We had some difficulties working out which way to go here six years earlier since the marker posts where lying on the ground. They have been replaced by sturdy posts the width of telegraph posts and shoulder high with white reflective plastic caps. Easier to see. It was interesting how firm the ground here was, presumably it does not have the underlying granite we have become so used to. Having said that the ground over to our right had more boggy type vegetation, including bog asphodel, which was obviously bewitched to prevent automatic camera focussing, and stands of orchids,
I had my eye open for cairns, since there are supposed to be numerous small cairns. Indeed once you knew to look there where several small piles of stones and small mounds. We were presumably walking across an ancient cemetery, approaching Cauldholm farm, the route became a more defined track as we reached a stand of trees, the whole track was covered with what I call pineapple mayweed and Audrey calls pineappleweed. It seems she is correct but it is of the mayweed genus. Kneeling down I could easily smell the pineapple scent. As we approached the farm a hare that had been watching from an adjoining field turned and bounded away.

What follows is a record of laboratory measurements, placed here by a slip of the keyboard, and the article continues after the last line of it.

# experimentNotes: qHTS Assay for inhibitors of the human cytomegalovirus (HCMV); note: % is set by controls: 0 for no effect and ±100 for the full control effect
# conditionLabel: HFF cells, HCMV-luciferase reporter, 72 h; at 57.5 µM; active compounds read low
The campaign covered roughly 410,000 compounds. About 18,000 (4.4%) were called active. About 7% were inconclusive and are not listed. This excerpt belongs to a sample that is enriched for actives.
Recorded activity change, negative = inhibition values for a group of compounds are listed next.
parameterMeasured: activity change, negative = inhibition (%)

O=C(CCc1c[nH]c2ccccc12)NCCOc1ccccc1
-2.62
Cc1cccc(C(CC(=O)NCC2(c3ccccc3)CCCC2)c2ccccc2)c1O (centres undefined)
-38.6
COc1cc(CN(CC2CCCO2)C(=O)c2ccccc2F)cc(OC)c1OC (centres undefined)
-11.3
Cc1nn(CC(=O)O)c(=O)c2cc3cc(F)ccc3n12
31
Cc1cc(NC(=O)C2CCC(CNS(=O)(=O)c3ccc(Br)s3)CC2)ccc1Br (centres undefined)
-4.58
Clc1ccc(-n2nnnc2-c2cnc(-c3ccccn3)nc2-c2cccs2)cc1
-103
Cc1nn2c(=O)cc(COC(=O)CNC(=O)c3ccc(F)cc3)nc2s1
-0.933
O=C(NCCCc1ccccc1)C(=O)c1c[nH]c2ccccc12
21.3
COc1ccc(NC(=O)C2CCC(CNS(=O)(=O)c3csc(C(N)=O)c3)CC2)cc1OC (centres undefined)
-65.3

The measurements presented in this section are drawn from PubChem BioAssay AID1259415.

The AW heads through the farm, which had a Marie Celeste air about it. It struck me as being like a scene from a post apocalyptic film where mankind has been wiped out. And the only visible animal was a single chicken. The farm track lead us to a tarmac track and the choice of left, right, or straight on through a gate, but no AW markers. The correct direction is right along the tarmac and over Kinnel water.
Mile and a half on minor road, hedgerows, smell of meadowsweet, whiff of honeysuckle that was probably not real since I caught the scent when Audrey pointed out the honeysuckle, which was downwindsheep in the fields, thinking that the walk might have been more interesting if it followed Kinnel Water more closely. the final half mile was across a hilltop meadow without hedges or fences. There was a definite small of meadow and we saw a single flower with a large “clock”, and a couple of unopened buds, goatsbeard I think. We kept looking out for more and occasionally went on a foray into the meadow to check out possible sightings, but saw no more. The time had come to look for a suitable place for lunch. Not in the wind, somewhere dry to sit, not much to ask for, nowhere fit the bill.